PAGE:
Rome

Fiat-Chrysler alliance profitable for Turin giant

Italian icon continues merger preparations

Fiat-Chrysler alliance profitable for Turin giant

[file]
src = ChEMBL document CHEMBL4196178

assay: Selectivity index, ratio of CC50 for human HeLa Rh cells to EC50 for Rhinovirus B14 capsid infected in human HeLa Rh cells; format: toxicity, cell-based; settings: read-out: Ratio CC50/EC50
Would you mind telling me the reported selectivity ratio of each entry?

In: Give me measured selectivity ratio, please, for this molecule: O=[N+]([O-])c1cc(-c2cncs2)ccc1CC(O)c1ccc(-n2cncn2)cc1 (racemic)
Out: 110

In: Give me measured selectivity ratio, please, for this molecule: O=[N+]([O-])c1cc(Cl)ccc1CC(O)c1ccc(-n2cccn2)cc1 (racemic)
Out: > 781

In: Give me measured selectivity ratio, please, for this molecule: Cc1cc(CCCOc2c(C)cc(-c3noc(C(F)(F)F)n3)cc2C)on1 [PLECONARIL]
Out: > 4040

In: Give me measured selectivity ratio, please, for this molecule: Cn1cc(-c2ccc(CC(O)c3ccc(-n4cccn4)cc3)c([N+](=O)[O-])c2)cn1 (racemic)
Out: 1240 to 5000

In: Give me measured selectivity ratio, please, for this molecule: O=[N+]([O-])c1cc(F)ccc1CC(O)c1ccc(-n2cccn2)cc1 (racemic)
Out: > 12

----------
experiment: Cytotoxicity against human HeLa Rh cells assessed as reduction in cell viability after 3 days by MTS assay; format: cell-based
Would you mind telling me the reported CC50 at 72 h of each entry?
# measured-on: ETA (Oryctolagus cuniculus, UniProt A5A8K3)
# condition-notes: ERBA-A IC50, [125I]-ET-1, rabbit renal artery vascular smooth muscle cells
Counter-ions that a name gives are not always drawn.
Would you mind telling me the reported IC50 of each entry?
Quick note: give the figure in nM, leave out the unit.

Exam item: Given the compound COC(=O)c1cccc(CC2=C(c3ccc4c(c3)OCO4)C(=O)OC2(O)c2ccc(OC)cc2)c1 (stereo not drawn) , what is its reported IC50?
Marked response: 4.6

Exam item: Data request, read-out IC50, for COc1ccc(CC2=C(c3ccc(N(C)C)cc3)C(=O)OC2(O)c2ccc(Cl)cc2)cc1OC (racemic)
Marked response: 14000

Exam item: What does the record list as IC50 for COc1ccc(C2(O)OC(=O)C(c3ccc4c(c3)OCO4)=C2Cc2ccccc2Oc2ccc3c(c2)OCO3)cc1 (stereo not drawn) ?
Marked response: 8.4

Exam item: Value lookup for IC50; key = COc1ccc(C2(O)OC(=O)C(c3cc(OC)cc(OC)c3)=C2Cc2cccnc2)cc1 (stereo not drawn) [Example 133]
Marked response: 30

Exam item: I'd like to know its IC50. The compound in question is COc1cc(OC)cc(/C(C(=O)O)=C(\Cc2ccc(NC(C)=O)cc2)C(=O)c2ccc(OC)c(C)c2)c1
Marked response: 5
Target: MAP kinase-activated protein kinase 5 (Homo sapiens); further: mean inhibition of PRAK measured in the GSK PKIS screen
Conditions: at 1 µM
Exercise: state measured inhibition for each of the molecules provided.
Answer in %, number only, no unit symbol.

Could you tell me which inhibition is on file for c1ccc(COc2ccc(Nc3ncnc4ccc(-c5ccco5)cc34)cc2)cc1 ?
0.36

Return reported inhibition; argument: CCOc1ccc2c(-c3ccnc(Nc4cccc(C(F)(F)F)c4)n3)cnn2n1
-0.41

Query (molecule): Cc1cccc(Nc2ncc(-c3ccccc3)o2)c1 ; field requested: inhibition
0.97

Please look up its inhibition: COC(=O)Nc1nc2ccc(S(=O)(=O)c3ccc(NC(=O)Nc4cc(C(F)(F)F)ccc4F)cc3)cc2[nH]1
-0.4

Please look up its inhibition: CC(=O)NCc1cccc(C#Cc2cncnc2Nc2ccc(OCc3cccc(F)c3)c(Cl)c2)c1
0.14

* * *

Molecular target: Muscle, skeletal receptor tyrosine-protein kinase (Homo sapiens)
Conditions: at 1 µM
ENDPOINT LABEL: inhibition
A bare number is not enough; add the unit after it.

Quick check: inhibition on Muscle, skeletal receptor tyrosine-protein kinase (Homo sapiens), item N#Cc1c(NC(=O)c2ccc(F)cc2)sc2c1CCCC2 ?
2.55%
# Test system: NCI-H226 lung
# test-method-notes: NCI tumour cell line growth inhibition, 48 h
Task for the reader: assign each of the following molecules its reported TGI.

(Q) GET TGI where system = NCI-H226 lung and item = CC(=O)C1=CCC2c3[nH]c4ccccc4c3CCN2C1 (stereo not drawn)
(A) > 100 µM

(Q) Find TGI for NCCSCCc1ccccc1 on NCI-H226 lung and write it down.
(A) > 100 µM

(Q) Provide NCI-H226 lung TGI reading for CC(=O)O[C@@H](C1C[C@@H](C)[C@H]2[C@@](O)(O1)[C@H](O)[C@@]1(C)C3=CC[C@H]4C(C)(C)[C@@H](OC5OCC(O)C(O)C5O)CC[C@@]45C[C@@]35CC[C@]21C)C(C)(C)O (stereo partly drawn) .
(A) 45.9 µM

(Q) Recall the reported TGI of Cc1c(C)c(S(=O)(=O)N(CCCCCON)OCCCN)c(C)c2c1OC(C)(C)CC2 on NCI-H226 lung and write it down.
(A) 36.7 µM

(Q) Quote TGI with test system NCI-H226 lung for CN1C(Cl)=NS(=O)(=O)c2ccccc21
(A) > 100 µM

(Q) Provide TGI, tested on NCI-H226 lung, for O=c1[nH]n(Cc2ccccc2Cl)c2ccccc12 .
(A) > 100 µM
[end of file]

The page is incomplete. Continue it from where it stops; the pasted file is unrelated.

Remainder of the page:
(By Sandra Cordon)Rome, April 15 - Italian icon Fiat, which once rescued bankrupt American automaker Chrysler, is continuing preparations for a full merger with the division that has become increasingly important to its bottom line. Sergio Marchionne, chief executive officer of Turin-based Fiat, says that the integration of the two companies is coming, but the timetable is not yet clear. "The merger with Chrysler is inevitable," Marchionne told a recent shareholders meeting. "I hope that by the end of the year, we will have more certainty about how to achieve it". Fiat took over bankrupt Chrysler in 2009 and, with an initial 20% stake in the company, turned its fortunes around. It now owns about 60% of Chrysler which these days, thanks to its strong sales in North America, is helping to keep Fiat afloat. Marchionne has frequently said that a full merger between Fiat and Chrysler is necessary and many expect it will occur by the end of 2015. However, the challenge for the automaker is finding the revenues for Fiat to finalize the transaction. The recession in Italy, which has caused a big drop in spending, and financial troubles across Europe have taken their toll on Fiat. While Fiat - which was born in the northern city of Turin more than 100 years ago, in 1899 - is keeping a strong market share in Italy, its profits have been hit hard by the continent's economic troubles. However, the overall balance sheet has been supported by strong earnings from the Chrysler division. Sales of Chrysler models have increased by 5% in the United States in March 2013 compared to March 2012, carving a new record of 36 straight monthly gains. The previous record had been set between February 1992 and December 1994. Sales of the Fiat 500 in the United States rose 3% in March compared with March 2012, the 13th straight gain for the new version of the iconic sub-compact. Marchionne has said that profits for fiscal 2013 are expected to come in at between 1.2 billion euros and 1.5 billion euros ($1.5 million US to $1.9 million US) on revenues between 88 billion euros and 92 billion euros. And while 2012 was the worst for vehicle sales in Italy since 1979, Fiat still managed to nudge up its market share at home. Marchionne has said vehicle deliveries this year for Fiat and Chrysler combined should reach somewhere between 4.3 million to 4.5 million. That's a significant increase from last year's sales of about 4.2 million autos, which make the combined companies the seventh largest automaker in the world. Growth is again expected this year in North America - forecast to account for about half of 2013 sales - as well as expansions in Latin America and Asia, while sales in Europe are forecast to decline. Last year, Fiat and Chrysler sold 2 million vehicles in North America, 1 million in Europe, 979,000 in Latin America and 115,000 in Asia. Fiat designs, produces, and sells vehicles all over the world under such well-known brand names as Fiat, Alfa Romeo, Lancia, Abarth, as well as luxury and performance brands Ferrari and Maserati. It is also involved in producing auto components through Fiat Powertrain, Magneti Marelli, Teksid, and Comau.

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